“It was pretty apparent right away, on his neurological examination plus the CT scan, that he suffered a really, really severe injury — the type of injury where the brain is shaken back and forth and rotated, and all the little nerves and the blood vessels are torn to shreds. There’s not one big bleed but more like countless, small, little bleeds everywhere.”
What helped keep Severloh from ending up in a vegetative state, or dying, is the new technology that Severloh referred to as “the brain bolt.” The hospital has become a leader outside Europe in the use of “multimodal neuromonitoring” — a procedure where two catheters the thickness of a blade of grass are inserted into the brain’s cerebrum to monitor the overall pressure in a person’s skull and the precise amount of oxygen in the brain.
The technology allowed doctors to determine the dose of medication required to increase blood flow to the brain. In Severloh’s case, doctors were surprised to learn they could push his heart harder and pump more blood to the brain.
How Ostermann fits in here is that Severloh arranged to meet with him and apologize for running the stop sign. The two met at a Starbucks. Ostermann said he was glad Severloh made the effort to track him down.
“It was a very nice touching thing,” he said. “My wife said it gave her goose bumps. Like — wow, it was like it came full circle. We talked about it a lot, and wondered how he was. I said to her many times that I wanted to go down to the hospital and kind of stick my nose in there, but I was told not to.”
As I wrote in the story, both men said meeting each other brought closure to a horrible day in their lives. It also sparked a friendship after Ostermann, a metal fabrication teacher, learned Severloh was an industrial design student.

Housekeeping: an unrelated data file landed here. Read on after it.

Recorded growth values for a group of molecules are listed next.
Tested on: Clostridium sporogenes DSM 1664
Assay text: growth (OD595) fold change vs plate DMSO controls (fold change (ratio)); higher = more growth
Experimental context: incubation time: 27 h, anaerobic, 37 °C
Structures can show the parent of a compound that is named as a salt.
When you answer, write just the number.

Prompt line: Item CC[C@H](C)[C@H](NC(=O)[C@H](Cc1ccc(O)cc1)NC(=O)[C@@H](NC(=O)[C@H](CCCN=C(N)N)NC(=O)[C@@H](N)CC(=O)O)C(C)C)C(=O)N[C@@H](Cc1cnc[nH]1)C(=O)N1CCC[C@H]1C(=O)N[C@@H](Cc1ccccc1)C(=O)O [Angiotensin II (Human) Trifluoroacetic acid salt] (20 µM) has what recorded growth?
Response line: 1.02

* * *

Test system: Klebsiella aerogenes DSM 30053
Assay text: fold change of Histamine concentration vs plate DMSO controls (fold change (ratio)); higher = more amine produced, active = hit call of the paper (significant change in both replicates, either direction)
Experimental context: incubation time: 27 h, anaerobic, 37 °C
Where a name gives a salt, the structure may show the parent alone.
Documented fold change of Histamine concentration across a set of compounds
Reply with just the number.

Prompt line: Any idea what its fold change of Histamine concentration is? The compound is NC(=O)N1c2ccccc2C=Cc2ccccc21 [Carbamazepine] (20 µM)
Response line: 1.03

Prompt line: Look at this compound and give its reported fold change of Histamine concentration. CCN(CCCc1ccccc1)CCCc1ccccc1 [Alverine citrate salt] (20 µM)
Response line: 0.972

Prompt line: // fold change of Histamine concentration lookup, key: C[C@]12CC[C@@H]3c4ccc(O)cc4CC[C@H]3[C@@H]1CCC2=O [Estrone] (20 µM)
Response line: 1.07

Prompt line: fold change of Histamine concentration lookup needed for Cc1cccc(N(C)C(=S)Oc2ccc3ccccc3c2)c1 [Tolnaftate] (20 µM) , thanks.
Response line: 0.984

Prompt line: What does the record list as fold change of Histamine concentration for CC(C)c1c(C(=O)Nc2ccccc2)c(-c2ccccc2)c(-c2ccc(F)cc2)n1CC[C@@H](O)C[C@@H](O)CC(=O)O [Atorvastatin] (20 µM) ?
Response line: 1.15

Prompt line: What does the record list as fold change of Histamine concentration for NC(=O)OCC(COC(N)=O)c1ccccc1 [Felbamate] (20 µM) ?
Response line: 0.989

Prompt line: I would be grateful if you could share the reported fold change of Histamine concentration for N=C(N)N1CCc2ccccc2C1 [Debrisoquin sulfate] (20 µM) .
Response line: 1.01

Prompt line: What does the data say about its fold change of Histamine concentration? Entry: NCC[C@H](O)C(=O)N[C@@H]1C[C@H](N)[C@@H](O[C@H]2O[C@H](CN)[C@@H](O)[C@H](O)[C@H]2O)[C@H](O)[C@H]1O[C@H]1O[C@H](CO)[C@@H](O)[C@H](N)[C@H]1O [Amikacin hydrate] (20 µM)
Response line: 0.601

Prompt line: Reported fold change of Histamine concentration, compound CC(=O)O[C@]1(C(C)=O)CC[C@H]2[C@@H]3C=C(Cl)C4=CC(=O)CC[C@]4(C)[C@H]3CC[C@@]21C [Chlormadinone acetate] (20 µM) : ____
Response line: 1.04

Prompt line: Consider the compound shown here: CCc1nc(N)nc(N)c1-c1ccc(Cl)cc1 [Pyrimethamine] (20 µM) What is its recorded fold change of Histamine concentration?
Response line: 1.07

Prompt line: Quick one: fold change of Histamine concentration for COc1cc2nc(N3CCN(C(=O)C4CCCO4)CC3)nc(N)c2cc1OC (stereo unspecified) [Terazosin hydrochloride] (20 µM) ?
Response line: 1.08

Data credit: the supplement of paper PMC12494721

“I told him that once he has a design or something that needs metal work, I can get my students to build it,” he said. “That would spawn a story in itself.”
‘Diminishing fear’ in Marpole
I shot some video earlier this month of Churchill secondary students organizing a “welcoming rally” for the new modular housing to be built at 57th Avenue and Heather Street for homeless people.
As regular readers know, I’ve written a few stories about this issue and heard from Marpole residents opposed to having a 78-unit complex in their neighbourhood. I also shot video of them, which was posted on our website.
But I hear from adults all the time.
It was refreshing to hear from some articulate teenagers about an issue they will likely be reading about, hearing about or continue doing something about when they become adults. Their names are Zainab Sayedain, Ishman Bhuiyan, Helen Colliander and Naia Lee.
Sayedain: “I think it’s OK to be scared and it’s OK to be nervous, but we also need to be supportive and have empathy for those who are moving in. This is not an opportunity for us to hate on any groups. We’re all in this together and we can abolish the fears together.”
Bhuiyan: “We’ve witnessed some of the other protests going on with chanting, with negativity and we just wanted to have a positive atmosphere with food, with signs that weren’t negative in any way and just smiles.”
Colliander: “Integration, I think, is the best way to diminish fear in our community, and so having these people around daily and interacting with them and seeing everything that they can contribute and the wonderful things that they have to share, as well, I think that will help diminish fear.”
Lee: “Especially, I think, having students involved in the process, as well, is going to teach kids that homeless people aren’t people to be afraid of, and that they’re humans just like us. And that way, when students grow up, they’re going to be able to deal with issues like homelessness better.”
Want to close here by saying thanks for reading this year.
And thanks for your emails, your re-tweets, your shares and news tips.
Look for my snarky “best of/worst of/etc.” for 2017 in my next entry.
Should have it posted sometime next week.
Until then, all the best during the holiday season.